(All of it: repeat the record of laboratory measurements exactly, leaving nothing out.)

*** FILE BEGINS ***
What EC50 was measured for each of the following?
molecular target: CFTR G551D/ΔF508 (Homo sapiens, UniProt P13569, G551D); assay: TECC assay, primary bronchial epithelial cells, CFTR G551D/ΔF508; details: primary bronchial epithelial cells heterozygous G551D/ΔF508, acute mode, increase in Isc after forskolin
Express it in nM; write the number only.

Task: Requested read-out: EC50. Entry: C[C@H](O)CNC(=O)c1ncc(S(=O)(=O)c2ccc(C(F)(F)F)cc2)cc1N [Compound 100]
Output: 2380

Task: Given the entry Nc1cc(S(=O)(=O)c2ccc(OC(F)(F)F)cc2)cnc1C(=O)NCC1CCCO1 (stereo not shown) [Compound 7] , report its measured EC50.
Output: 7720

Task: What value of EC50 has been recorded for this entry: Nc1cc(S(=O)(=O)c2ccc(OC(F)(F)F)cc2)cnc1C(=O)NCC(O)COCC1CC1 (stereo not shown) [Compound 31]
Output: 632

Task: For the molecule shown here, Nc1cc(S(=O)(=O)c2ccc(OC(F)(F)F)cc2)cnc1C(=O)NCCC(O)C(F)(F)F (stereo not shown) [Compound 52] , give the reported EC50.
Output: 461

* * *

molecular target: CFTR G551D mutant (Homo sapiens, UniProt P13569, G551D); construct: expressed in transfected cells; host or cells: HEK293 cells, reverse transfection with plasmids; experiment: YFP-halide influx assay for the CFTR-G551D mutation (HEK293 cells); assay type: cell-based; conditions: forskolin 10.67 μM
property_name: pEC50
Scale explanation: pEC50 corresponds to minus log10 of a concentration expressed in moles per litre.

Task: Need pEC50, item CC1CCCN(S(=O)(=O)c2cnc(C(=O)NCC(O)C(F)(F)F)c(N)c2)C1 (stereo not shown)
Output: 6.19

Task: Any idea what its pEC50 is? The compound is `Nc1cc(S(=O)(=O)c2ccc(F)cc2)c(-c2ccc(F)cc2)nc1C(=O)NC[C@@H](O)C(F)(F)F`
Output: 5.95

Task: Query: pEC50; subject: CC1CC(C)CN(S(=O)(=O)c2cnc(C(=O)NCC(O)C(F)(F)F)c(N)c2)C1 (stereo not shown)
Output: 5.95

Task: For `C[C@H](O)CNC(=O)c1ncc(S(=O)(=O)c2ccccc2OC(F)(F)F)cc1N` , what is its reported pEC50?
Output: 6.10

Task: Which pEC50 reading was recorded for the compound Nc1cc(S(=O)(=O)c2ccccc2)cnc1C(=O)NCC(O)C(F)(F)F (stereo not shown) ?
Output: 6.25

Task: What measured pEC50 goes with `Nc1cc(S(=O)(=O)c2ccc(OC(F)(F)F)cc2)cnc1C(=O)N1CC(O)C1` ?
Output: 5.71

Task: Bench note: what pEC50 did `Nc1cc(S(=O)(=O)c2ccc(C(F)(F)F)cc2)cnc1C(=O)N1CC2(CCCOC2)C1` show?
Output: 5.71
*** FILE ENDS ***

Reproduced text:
What EC50 was measured for each of the following?
molecular target: CFTR G551D/ΔF508 (Homo sapiens, UniProt P13569, G551D); assay: TECC assay, primary bronchial epithelial cells, CFTR G551D/ΔF508; details: primary bronchial epithelial cells heterozygous G551D/ΔF508, acute mode, increase in Isc after forskolin
Express it in nM; write the number only.

Task: Requested read-out: EC50. Entry: C[C@H](O)CNC(=O)c1ncc(S(=O)(=O)c2ccc(C(F)(F)F)cc2)cc1N [Compound 100]
Output: 2380

Task: Given the entry Nc1cc(S(=O)(=O)c2ccc(OC(F)(F)F)cc2)cnc1C(=O)NCC1CCCO1 (stereo not shown) [Compound 7] , report its measured EC50.
Output: 7720

Task: What value of EC50 has been recorded for this entry: Nc1cc(S(=O)(=O)c2ccc(OC(F)(F)F)cc2)cnc1C(=O)NCC(O)COCC1CC1 (stereo not shown) [Compound 31]
Output: 632

Task: For the molecule shown here, Nc1cc(S(=O)(=O)c2ccc(OC(F)(F)F)cc2)cnc1C(=O)NCCC(O)C(F)(F)F (stereo not shown) [Compound 52] , give the reported EC50.
Output: 461

* * *

molecular target: CFTR G551D mutant (Homo sapiens, UniProt P13569, G551D); construct: expressed in transfected cells; host or cells: HEK293 cells, reverse transfection with plasmids; experiment: YFP-halide influx assay for the CFTR-G551D mutation (HEK293 cells); assay type: cell-based; conditions: forskolin 10.67 μM
property_name: pEC50
Scale explanation: pEC50 corresponds to minus log10 of a concentration expressed in moles per litre.

Task: Need pEC50, item CC1CCCN(S(=O)(=O)c2cnc(C(=O)NCC(O)C(F)(F)F)c(N)c2)C1 (stereo not shown)
Output: 6.19

Task: Any idea what its pEC50 is? The compound is `Nc1cc(S(=O)(=O)c2ccc(F)cc2)c(-c2ccc(F)cc2)nc1C(=O)NC[C@@H](O)C(F)(F)F`
Output: 5.95

Task: Query: pEC50; subject: CC1CC(C)CN(S(=O)(=O)c2cnc(C(=O)NCC(O)C(F)(F)F)c(N)c2)C1 (stereo not shown)
Output: 5.95

Task: For `C[C@H](O)CNC(=O)c1ncc(S(=O)(=O)c2ccccc2OC(F)(F)F)cc1N` , what is its reported pEC50?
Output: 6.10

Task: Which pEC50 reading was recorded for the compound Nc1cc(S(=O)(=O)c2ccccc2)cnc1C(=O)NCC(O)C(F)(F)F (stereo not shown) ?
Output: 6.25

Task: What measured pEC50 goes with `Nc1cc(S(=O)(=O)c2ccc(OC(F)(F)F)cc2)cnc1C(=O)N1CC(O)C1` ?
Output: 5.71

Task: Bench note: what pEC50 did `Nc1cc(S(=O)(=O)c2ccc(C(F)(F)F)cc2)cnc1C(=O)N1CC2(CCCOC2)C1` show?
Output: 5.71